Every health care facility aims to achieve and maintain a zero central line-associated bloodstream infection (CLABSI) rate. Infections can be costly for institutions of any size and are often not covered by health insurance. The interventions put in place in this quality improvement project were implemented in 4 phases: (1) develop a new standard of care for central lines and give nurses full responsibility for the care and handling of these lines (including blood sampling); (2) revise policy and provide educational sessions to support nurses; (3) document compliance with the new policy; and (4) document CLABSI rates. The project took place during a 15-month period between January 1, 2016 and March 30, 2017, in 4 critical care units in a university medical center in Lebanon. The results revealed a reduction in CLABSI rates from a maximum rate of more than 17 per 1000 catheter days to zero per 1000 catheter days, which was sustained for 10 months. Nurse compliance with the new policy after 3 months ranged from 95% to 99%.
American University of Beirut Medical Center, Beirut, Lebanon (Mss Jamous, Kouatly, and Zaatari); and Azusa Pacific University, Azusa, California (Dr Badr).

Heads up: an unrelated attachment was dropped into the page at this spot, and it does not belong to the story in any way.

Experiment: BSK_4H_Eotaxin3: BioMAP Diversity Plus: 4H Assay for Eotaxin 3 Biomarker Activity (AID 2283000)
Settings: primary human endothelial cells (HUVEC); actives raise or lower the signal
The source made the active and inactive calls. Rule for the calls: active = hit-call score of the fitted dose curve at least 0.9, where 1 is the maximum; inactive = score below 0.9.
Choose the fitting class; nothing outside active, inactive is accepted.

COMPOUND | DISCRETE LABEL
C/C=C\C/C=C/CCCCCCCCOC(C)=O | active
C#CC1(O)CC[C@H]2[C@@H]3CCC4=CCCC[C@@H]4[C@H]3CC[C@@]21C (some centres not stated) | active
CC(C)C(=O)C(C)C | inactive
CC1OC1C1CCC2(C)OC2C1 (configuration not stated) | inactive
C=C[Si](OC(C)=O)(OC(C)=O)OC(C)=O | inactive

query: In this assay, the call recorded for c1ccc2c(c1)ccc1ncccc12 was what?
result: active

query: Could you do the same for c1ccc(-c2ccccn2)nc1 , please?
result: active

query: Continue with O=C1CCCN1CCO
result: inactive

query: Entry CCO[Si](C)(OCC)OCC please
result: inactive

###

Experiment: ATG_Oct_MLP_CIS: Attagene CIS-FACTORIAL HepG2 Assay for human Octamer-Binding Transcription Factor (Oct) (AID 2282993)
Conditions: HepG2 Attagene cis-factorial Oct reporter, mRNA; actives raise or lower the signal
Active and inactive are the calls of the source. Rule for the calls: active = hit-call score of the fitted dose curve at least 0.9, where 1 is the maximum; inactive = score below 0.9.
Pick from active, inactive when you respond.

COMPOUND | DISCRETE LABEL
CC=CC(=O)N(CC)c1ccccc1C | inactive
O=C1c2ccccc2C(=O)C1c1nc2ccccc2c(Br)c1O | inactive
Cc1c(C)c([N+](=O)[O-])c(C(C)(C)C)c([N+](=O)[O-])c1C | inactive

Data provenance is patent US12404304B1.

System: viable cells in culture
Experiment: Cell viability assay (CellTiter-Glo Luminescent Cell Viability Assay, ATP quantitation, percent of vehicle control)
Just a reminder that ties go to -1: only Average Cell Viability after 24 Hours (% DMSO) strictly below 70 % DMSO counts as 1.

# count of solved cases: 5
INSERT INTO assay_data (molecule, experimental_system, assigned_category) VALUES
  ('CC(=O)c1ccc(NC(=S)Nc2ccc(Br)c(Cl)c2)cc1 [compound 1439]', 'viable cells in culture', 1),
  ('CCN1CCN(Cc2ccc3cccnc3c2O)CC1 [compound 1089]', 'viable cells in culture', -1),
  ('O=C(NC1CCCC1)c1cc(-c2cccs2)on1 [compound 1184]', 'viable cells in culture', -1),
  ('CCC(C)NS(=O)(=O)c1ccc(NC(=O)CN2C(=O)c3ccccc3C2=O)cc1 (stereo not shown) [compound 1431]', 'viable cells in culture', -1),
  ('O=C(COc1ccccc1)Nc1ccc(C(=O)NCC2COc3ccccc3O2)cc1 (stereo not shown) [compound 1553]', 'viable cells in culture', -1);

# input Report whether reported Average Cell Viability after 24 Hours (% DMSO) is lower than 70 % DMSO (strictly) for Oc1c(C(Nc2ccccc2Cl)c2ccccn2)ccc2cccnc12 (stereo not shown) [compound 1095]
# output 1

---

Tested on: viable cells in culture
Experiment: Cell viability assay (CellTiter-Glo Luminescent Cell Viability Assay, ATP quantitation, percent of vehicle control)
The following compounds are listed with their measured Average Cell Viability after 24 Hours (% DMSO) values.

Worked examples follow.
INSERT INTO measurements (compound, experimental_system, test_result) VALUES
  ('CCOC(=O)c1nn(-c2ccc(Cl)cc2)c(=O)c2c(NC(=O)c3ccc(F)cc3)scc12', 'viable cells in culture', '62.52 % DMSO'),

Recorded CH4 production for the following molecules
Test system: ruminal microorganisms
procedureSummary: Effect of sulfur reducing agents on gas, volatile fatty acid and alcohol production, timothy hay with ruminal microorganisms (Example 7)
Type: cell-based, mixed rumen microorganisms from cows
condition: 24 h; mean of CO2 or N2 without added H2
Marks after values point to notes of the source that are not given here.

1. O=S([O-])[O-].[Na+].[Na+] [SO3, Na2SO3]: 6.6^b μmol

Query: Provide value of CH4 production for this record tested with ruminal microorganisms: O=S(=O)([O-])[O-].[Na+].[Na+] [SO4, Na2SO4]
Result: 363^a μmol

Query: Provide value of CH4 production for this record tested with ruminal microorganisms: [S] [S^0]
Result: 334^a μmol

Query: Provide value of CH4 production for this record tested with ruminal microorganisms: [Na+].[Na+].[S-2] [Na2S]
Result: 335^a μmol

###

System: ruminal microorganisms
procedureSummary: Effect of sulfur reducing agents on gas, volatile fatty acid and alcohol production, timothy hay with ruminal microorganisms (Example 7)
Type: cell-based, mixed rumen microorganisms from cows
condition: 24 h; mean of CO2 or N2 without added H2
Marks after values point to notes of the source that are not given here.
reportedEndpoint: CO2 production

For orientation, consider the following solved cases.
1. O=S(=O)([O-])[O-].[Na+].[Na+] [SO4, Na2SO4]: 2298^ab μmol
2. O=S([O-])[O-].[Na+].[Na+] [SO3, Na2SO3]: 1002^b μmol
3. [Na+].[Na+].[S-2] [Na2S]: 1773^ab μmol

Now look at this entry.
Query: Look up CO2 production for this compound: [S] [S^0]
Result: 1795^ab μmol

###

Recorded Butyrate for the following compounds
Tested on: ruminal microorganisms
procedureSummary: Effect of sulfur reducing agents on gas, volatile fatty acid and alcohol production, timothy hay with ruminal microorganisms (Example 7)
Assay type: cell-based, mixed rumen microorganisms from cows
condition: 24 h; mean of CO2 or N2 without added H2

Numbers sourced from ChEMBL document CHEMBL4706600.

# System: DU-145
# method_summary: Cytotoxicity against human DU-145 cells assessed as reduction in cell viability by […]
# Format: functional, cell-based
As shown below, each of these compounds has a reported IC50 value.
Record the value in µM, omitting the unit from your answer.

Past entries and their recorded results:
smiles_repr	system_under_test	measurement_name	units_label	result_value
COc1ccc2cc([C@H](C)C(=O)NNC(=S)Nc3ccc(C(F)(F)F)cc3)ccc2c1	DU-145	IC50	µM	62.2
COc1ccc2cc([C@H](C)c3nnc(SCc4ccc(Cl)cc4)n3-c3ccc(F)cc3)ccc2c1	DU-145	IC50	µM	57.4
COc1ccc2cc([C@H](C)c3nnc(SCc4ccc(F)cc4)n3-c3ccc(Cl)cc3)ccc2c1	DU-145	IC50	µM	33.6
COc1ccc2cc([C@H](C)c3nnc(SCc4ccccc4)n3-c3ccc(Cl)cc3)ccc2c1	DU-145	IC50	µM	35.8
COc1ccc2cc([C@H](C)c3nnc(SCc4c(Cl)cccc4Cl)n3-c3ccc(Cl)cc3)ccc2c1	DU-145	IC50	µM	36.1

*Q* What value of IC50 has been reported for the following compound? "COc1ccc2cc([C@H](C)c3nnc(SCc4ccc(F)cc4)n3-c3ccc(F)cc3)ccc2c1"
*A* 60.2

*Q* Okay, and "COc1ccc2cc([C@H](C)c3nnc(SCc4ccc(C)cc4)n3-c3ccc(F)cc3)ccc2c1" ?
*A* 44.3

Sabath Jamous, MSN, RN, is a clinical nurse specialist in the intensive care unit (ICU) at the American University of Beirut Medical Center (AUBMC) in Beirut, Lebanon. Iman Kouatly, MPH, RN, is the director of nursing at the AUBMC. Rafika Zaatari, MSN, RN, is a clinical educator in the ICU at the AUBMC. Lina Kurdahi Badr, PhD, RN, PNP, FAAN, is a professor of nursing at Azusa Pacific University in Azusa, California.
Corresponding Author: Lina Kurdahi Badr, PhD, RN, PNP, FAAN, 701 East Foothill Blvd, PO Box 7000, Azusa, CA 91702 (firstname.lastname@example.org).
The authors have no conflicts of interest to disclose.